Editor’s note: The PSP Go is controversial to owners of existing PSPs. But what about those who don’t own a PSP? Or those who want to support going digital? Suriel argues that the Go may be the PSP for them. -Jason
Against all common sense, warnings, cynicism, and even my own advice, I bought a PSP Go. I don’t believe that I need to defend my decision to buy a PSP; the stack of PSP games that I’ve wanted has grown large enough to merit the purchase. The point of contention is why I chose the Go over the more versatile 3000 model.
The Go presents itself as a “premium” version of the system. It’s more expensive, looks sleeker, and stands firmly as an iPhone competitor. I won’t delve into a comparison between the two, other than to mention that the Go lacks phone capability and needs a hotspot to connect to the Internet.
With that in mind, the assumption that many come to is that the Go is an overpriced piece of plastic that does nothing but reinforce brand loyalty.
So why should you buy the Go? First of all, the $250 price isn’t as inflated as you think. Right now, a PSP 3000 ($169.99) with a 16GB memory stick ($63 on Amazon.com) is around $233 before tax, so the Go and its internal 16 gigs of memory are only $17 more than the alternative. It’s not exactly a fair comparison, though, since Go users are more likely to use up that memory than the 3000.
The most divisive facet of the Go is, of course, that fact that it lacks a UMD drive — which means that owners of PSPs who upgrade to the Go can’t play their UMD games on the new PSP. It’s possible that most of the ire directed at the Go comes from PSP owners who feel maligned and abandoned by the company that they’ve been supporting. That’s a natural reaction to have, really. If, say, the DSi went digital-only, I’d be peeved about having to re-buy all of my DS games.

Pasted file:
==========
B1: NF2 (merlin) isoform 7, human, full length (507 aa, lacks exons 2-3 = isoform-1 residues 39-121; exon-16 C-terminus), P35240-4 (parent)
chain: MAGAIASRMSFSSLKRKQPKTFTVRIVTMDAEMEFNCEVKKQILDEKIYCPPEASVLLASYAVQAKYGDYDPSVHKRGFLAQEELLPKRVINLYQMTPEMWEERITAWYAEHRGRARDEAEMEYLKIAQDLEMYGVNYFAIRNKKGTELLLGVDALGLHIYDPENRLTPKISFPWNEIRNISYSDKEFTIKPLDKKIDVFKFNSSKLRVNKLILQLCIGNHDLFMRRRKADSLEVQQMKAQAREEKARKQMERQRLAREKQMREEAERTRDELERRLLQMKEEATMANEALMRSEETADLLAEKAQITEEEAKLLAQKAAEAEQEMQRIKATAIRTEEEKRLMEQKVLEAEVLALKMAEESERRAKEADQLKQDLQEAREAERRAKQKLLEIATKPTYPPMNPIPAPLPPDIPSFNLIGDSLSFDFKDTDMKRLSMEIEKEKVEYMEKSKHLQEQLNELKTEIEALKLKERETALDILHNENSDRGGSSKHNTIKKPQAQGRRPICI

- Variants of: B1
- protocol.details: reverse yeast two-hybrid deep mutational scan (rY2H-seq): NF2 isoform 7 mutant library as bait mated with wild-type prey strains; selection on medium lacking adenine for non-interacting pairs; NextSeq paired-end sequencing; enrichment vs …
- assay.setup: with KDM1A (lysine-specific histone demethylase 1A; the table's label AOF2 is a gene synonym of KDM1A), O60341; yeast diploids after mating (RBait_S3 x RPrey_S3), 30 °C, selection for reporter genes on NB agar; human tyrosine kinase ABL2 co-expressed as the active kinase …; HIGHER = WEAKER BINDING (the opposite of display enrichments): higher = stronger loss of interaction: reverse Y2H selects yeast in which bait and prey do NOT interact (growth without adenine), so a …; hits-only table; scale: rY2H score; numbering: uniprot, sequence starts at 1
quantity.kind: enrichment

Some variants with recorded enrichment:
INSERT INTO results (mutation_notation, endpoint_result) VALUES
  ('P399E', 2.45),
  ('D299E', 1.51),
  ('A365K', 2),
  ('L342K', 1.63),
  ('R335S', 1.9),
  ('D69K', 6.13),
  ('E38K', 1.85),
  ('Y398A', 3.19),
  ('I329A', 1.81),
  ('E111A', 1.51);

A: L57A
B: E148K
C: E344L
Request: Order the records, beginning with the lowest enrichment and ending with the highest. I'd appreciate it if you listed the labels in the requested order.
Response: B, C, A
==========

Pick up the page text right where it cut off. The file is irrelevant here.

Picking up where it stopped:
But from the perspective of a new buyer, it’s extremely tempting to start fresh. UMDs, like most physical formats, are cumbersome to carry around, which is especially important with a portable device. Your options are limited by what’s on the store (I, for example, am still waiting to play Metal Gear Solid: Portable Ops
), but those are the sort of growing pains that come with the territory.
Price comes into play as well; the one store where you can purchase Go games doesn’t have to compete with any other retailer (or at least any that’s legal), so there’s little chance we’ll see bargains or deals unless they’re from the publishers/developers themselves.
The upside to this, though, is that I don’t have to worry about whether or not the money I put down will go to the developer. Used copies are pure profit for retail and retail alone, so I’m willing to take the price hike in exchange for supporting the people who made the game. I don’t have any more or less money than anyone else, so I may end up buying fewer games in the long haul.
The biggest reason I bought the Go, however, may have been to support the concept of a digital-only device. I may be overpaying for it right now, but I feel like I should support such a platform from the get-go. The PSP may not have been the right console to go with on this front, but I want to encourage and support any publisher that takes this route as much as I can.
Or maybe I’m just trying to validate a bad decision.